One Dead, Three Injured, Two Critically at Evergreen High School Mock Accident Exercise

The Metamora-Amboy Fire Department, with assistance from the Lyons Fire Department, Richfield Township Fire Department, Fulton County EMS and Fulton County Sheriff’s Department and Mercy Health Life Flight, conducted a Mock Accident training exercise at Evergreen High School in front of an audience of Evergreen students from the Junior and Senior classes.  With the Evergreen prom and after-prom this Saturday evening as well as the soon-to-follow graduation ceremony and subsequent celebrations, the goal of the exercise was to emphasize the potential dangers and consequences of driving while impaired due to alcohol or drug use or distracted driving, especially at a time of the year when high school students are more likely to indulge in illegal intoxicating substances.

District Superintendent Eric Smola addressed the student prior to the simulation.  “This is kind of a wakeup, a reminder of how fragile life is, how easy accidents can happen and how severe they can be,” he said.  “We have a number of agencies here to help us today and we want you to give them your full attention. If you have any kind of issues or concerns at the end of it, we do have people available to talk to.  So, it’s critical you give them your full attention.”

Mr. Smola then turned the exercise over to Metamora Fire Chief Jessica Geer, who happens to be an Evergreen High School alumnus.  “We’re here today because of our concern for all of you.  Obviously, as First Responders, the ones who come to the accident scene, we don’t want to see any of your smiling faces in this vehicle.  We don’t want to see any of you mangled or injured,” she stated.

Chief Geer told the students that, statistically, they are in the demographic that experiences the highest rate of injury and death due to traffic accidents.  As of April 24th, traffic accident deaths in 2022 stood at 1,154, an increase of 150 fatalities compared to 2019, she added.

“I want you to take a moment and look around at your fellow classmates.  There is a strong possibility that one of you could be injured or killed in an automobile accident.  I consider that a terrible waste of life,” declared Chief Geer.  “If I can do anything to prevent that, I want to.  That’s why we’re all here today.”

The Chief then explained the “Golden Hour”.  A time frame of 60 minutes that begins at the moment of the accident when a severely injured victim has the best chance of surviving if they can be transported to a hospital.  She emphasized how much critical time is expended from the phone call to report the accident to the intervals of each of the first responders arriving and carrying out each task of treating each victim and getting them to the hospital.  During the demonstration, the amount of time elapsed was announced between all the intervals.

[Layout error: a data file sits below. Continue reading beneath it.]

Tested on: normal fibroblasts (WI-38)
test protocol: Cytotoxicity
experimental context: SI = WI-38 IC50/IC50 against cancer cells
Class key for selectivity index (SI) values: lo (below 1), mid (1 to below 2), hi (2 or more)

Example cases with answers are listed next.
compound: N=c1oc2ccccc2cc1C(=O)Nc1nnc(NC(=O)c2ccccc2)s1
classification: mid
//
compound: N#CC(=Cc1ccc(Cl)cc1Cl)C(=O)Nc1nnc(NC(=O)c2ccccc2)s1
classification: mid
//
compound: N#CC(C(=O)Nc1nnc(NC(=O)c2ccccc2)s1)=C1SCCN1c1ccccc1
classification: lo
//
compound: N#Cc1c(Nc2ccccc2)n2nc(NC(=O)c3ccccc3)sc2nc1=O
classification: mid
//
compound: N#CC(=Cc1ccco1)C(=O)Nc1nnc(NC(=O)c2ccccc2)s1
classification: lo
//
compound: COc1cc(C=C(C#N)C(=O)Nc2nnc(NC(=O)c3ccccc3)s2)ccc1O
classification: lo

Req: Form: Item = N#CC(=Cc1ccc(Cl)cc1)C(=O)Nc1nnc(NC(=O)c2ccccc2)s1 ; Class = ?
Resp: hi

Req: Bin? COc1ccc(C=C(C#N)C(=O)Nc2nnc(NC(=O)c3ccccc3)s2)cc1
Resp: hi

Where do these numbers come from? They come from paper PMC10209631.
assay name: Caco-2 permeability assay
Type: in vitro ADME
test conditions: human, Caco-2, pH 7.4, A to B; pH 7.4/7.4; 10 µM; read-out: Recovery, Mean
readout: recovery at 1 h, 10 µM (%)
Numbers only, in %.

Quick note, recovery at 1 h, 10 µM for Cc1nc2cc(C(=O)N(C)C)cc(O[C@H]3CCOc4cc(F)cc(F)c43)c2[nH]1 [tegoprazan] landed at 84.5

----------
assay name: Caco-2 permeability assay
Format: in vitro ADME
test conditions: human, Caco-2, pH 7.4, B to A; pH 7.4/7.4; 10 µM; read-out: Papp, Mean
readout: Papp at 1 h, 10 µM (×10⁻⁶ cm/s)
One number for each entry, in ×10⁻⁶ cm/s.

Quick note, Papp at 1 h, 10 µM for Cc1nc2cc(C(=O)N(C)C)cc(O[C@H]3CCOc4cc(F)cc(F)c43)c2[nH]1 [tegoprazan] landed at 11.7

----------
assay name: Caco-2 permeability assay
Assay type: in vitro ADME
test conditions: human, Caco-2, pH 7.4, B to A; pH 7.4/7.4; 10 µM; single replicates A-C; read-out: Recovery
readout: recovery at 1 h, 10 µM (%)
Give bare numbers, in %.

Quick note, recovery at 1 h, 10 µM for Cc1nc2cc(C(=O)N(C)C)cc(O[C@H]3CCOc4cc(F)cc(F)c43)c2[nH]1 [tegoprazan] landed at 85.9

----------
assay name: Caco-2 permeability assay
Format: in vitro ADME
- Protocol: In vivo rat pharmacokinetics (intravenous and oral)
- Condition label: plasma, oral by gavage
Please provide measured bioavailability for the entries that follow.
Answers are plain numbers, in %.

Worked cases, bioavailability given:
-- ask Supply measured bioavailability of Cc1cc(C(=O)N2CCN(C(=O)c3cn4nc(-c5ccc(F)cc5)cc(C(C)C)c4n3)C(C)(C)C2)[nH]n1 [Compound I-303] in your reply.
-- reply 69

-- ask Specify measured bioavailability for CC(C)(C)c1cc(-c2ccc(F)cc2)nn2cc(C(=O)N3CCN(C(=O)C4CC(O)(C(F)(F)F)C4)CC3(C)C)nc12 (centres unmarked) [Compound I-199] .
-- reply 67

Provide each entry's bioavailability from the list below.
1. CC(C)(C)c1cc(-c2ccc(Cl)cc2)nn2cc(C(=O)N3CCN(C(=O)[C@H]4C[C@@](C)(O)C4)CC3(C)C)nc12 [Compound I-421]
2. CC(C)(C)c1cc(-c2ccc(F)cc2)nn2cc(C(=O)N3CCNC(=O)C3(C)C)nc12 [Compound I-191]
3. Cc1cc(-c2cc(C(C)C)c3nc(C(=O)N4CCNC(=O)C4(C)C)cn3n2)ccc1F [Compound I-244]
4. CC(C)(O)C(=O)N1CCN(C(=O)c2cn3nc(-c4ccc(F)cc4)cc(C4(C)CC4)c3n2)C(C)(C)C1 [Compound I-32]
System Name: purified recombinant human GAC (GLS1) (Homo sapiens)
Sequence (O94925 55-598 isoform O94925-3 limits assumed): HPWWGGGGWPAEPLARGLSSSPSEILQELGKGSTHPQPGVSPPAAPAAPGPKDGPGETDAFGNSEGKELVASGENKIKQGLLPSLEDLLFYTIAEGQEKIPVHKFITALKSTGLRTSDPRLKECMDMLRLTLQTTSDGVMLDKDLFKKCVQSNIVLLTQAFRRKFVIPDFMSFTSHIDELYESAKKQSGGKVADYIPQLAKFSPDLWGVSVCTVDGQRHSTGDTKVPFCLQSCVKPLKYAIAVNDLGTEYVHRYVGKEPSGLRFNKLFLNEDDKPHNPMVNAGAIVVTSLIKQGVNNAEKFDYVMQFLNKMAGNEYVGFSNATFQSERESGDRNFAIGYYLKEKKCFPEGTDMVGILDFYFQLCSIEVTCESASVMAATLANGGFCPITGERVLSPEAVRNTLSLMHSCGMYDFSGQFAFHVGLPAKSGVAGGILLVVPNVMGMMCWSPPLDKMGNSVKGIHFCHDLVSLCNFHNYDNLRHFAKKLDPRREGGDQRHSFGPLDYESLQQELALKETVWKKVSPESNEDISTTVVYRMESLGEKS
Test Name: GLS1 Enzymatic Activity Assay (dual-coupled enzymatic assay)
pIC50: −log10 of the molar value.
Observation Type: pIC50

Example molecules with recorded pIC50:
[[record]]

The accident scenario for the demonstration was as follows:  Two cars, each carrying two teen-aged students crash head-on into each other.  Alcohol use and distracted driving was involved.  One driver was not wearing a seatbelt, was critically injured and died in the short few minutes before EMS arrived.  The passenger in the second vehicle was also not wearing a seatbelt but survived long enough to be treated first after a triage was conducted on all victims and was transported to the hospital by Life Flight.  The passenger in the first vehicle was also severely injured and was treated on the scene then taken to the hospital by ambulance.  The driver in the second vehicle suffered the least severe injuries.  He admitted to drinking alcohol, gave his statement to law enforcement and was arrested and handcuffed at the scene. 

What the Evergreen students witnessed in this demonstration was everything that takes place in the minutes following a tragic but preventable accident.  That included the outstanding and professional work carried out by the first responders to save lives.  But it also included the heart-wrenching moments of a mother who arrived on the scene to find out her 17-year-old son was the deceased victim.  It was all an act today but it is something that is played out every day on our roads and highways. 

Chief Geer asked the students to think if there was someone, they knew personally who had died in a car accident.  “I’m sure you can all think of one.  Unfortunately, some of us can think of more than one,” she said knowingly.  “The purpose of this demonstration today is to prevent any of you from becoming a memory.”

Click on the link above to access photos from the demonstration.

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